Portstewart (Strand) - Londonderry - Northern Ireland

Portstewart Golf Club,
Strand Road,
Portstewart,
County Londonderry,
BT55 7PG,
Northern Ireland


  • +44 (0) 28 70832015


New 1st tee on Strand course - photo by Bernard Findlay Dec 2009Portstewart Golf Club was founded way back in 1894, but the origins of golf being played here date back even further to 1889. The Strand course is a bit of a hybrid, a mix of the old and the new. Major development took place in the late 1980s when the original Willie Park Junior layout was updated and seven new holes were constructed in the virgin sand dune range called “Thistly Hollow”. The new Strand course, designed by Des Giffin, opened for play in 1992.

And what an exhilarating golf course this is, set amidst imposing, gigantic sand dunes with panoramic views across the Atlantic mouth of Lough Foyle to the Inishowen peninsula beyond.

The Strand is an incredibly challenging and thoroughly enjoyable golf course, with one of the best opening nine holes in golf. The 1st hole is an absolute stunner, one of golf’s most intimidating, a sweeping downhill 425-yard par four that doglegs right towards the sea. There is a plethora of great holes here at Portstewart Golf Club; especially memorable are two of the new par threes, the 3rd and the 6th. The 3rd is a challenging single shotter, measuring 207 yards, whilst the 6th, measuring a mere 140 yards with a plateau green, is also a tough cookie and will stay in the mind for a long time.

James W Finegan on the course: “How good is the Strand course at Portstewart? For my money, just one rung below County Down and Portrush and under no circumstances to be missed.” From Where Golf is Great – the finest courses of Scotland and Ireland.

Credit must go to the designer because the new holes blend seamlessly with the old holes. Sometimes, when new land is taken in, there is a punctuation between the old and the new. Not so at the Strand.

A golfing trip to Northern Ireland would not be complete without a round on the Strand course. The members here are very warm and welcoming and if you add this course to a round at both Royal Portrush and Royal County Down, you will have played three of the world’s finest links courses, all of which have played host to the Irish Open.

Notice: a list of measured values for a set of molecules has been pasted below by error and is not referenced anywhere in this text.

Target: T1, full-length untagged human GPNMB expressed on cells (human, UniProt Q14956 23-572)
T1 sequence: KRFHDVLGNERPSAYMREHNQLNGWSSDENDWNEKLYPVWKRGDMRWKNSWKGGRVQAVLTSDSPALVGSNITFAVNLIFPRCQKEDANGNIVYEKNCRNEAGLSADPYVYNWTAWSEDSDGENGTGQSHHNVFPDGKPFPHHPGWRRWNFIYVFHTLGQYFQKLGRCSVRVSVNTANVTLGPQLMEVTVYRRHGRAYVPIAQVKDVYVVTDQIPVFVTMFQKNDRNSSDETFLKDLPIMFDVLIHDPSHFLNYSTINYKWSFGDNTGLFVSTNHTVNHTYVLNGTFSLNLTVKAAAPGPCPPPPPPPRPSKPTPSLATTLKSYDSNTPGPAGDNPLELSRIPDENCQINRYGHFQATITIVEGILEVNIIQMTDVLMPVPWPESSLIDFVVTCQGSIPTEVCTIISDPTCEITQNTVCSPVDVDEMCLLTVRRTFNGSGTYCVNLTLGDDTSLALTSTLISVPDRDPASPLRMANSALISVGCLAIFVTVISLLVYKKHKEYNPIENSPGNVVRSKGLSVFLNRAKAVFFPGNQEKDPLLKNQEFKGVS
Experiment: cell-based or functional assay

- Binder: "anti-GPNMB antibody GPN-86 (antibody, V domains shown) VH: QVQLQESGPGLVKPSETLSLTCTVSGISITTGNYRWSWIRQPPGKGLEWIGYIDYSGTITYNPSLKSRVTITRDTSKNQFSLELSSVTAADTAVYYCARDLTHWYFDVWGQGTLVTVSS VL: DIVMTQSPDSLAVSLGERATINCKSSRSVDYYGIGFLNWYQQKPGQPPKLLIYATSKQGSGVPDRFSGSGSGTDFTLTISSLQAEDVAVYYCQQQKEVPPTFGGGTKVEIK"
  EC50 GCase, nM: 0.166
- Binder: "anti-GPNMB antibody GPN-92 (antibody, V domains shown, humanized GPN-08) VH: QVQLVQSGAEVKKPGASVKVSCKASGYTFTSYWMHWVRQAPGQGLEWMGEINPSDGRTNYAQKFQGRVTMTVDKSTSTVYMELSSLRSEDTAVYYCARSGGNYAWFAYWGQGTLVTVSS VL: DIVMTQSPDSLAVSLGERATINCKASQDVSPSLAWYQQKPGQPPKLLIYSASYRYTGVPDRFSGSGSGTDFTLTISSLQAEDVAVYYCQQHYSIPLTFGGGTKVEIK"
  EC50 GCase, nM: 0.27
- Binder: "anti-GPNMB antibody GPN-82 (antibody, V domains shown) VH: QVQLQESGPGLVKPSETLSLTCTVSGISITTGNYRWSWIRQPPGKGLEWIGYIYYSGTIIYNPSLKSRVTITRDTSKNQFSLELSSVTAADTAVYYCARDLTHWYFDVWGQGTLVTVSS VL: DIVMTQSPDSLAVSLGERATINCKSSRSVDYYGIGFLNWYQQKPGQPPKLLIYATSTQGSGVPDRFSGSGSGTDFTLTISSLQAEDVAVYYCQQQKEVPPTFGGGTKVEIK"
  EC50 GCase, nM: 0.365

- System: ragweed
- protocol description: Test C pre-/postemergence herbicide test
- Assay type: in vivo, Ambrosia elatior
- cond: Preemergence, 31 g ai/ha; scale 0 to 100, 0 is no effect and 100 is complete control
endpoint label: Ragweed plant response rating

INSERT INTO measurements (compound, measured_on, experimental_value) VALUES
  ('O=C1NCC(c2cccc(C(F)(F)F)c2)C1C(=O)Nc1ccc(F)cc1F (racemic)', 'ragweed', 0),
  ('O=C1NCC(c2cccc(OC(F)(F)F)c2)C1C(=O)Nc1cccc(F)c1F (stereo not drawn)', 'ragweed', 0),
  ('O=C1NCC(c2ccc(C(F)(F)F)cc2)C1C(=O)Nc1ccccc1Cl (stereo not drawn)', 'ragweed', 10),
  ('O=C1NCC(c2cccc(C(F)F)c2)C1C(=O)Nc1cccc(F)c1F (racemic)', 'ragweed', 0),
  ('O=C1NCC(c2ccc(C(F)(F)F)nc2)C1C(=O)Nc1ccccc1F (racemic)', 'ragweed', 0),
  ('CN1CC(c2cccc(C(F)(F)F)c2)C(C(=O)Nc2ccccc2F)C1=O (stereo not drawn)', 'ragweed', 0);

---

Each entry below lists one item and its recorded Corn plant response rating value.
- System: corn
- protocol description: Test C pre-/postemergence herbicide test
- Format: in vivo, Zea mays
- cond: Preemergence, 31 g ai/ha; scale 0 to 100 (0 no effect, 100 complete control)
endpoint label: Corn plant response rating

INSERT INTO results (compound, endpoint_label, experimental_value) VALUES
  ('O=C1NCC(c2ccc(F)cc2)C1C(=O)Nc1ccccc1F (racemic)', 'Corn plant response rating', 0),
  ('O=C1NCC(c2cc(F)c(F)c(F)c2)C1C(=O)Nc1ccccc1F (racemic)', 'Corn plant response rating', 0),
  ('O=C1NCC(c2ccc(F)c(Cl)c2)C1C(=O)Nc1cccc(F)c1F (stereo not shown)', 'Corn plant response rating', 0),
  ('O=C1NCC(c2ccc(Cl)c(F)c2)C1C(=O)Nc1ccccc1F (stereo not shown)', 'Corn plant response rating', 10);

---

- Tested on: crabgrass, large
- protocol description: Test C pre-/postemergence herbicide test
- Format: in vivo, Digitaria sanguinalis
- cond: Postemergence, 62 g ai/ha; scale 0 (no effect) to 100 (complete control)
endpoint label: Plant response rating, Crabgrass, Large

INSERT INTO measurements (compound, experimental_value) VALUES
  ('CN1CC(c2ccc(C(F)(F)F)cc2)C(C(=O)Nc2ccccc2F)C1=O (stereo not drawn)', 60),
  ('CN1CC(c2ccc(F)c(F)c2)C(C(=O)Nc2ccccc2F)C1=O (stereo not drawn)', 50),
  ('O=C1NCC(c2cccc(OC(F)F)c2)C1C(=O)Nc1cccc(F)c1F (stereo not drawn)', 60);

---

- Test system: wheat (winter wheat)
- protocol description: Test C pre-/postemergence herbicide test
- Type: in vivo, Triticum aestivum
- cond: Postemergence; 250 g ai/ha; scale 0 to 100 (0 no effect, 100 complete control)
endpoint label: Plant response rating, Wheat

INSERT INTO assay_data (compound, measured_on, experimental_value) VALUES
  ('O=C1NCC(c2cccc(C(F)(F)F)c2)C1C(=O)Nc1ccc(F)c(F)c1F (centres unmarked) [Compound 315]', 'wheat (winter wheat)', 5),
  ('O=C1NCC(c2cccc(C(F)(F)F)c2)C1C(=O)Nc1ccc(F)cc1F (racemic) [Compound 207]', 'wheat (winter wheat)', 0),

Portstewart was honoured to host the Irish Open for the first time in 2017, when Spaniard John Rahm finished six shots ahead of the field with a 4-round total of 264, which was 24 under par for the tournament.

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Reviews for Portstewart (Strand)

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Description: The Strand course at Portstewart Golf Club is exhilarating. Set amidst imposing, gigantic sand dunes with panoramic views across the Atlantic mouth of Lough Foyle to the Inishowen peninsula beyond. Rating: 8.2 out of 10 Reviews: 47
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Chris D

The first thing you will see on arrival at this course is the dramatic opening hole. It is truly stunning, played from an elevated tee that takes you down amongst the dunes that shape and outline the dog legged par 4. The entire front 9 can only be described as an absolute adventure.

Before I talk about that though I should mention how friendly and welcoming everyone was, from the Pro in the shop through to the guys in the bar afterwards (the clubhouse bar by the way has floor to ceiling panoramic views of that amazing first hole). The Pro proudly told us the club has one of the highest memberships in the British isles, at around 1600, and it is easy to see why. What a place to play your regular golf.

It is tough to pick out a favourite on the front 9, they are all stunning. I would say my personal favourite was the view from the elevated 2nd tee (I am not sure which was more inspiring this or the view from the 1st) and the risk/ reward short dog leg 8th, which begins your exit from in amongst the dunes and into the back 9.